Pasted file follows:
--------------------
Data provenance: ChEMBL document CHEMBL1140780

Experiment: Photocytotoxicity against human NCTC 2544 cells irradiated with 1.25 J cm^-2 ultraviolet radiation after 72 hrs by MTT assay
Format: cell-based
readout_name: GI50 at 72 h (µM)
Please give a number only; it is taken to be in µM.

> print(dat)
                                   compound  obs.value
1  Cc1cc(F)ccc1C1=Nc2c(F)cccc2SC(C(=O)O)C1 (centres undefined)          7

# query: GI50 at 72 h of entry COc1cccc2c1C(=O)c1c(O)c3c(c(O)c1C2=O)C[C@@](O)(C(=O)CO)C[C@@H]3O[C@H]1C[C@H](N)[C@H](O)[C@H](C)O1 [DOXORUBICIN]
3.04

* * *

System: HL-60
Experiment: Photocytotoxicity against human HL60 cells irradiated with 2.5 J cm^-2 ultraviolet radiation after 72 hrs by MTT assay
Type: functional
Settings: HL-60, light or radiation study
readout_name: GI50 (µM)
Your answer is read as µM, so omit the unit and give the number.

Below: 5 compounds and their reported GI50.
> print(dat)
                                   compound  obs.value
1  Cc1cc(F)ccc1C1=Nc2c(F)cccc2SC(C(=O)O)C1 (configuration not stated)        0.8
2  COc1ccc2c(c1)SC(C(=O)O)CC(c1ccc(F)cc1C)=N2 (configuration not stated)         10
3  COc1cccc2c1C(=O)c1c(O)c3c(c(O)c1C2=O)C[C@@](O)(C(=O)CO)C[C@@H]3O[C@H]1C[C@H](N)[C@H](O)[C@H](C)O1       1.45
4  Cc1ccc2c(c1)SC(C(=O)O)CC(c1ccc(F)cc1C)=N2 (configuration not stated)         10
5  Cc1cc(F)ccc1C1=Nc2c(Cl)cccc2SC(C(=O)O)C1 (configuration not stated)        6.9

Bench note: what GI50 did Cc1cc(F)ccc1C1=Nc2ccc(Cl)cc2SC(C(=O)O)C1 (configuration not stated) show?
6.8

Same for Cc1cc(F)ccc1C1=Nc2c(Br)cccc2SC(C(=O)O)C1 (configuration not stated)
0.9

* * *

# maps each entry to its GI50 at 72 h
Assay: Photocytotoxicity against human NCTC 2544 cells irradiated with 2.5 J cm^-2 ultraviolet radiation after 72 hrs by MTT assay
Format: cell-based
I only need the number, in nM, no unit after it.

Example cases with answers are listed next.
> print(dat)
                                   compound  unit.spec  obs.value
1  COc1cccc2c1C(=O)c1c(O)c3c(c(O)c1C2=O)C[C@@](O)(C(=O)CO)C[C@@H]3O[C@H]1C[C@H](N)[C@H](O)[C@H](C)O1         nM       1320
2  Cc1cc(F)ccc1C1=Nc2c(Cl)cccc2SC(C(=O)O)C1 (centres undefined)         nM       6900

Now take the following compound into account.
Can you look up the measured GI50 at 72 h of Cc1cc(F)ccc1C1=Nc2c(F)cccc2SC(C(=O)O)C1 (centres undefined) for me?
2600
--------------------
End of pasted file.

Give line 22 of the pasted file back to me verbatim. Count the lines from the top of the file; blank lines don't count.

2  COc1ccc2c(c1)SC(C(=O)O)CC(c1ccc(F)cc1C)=N2 (configuration not stated)         10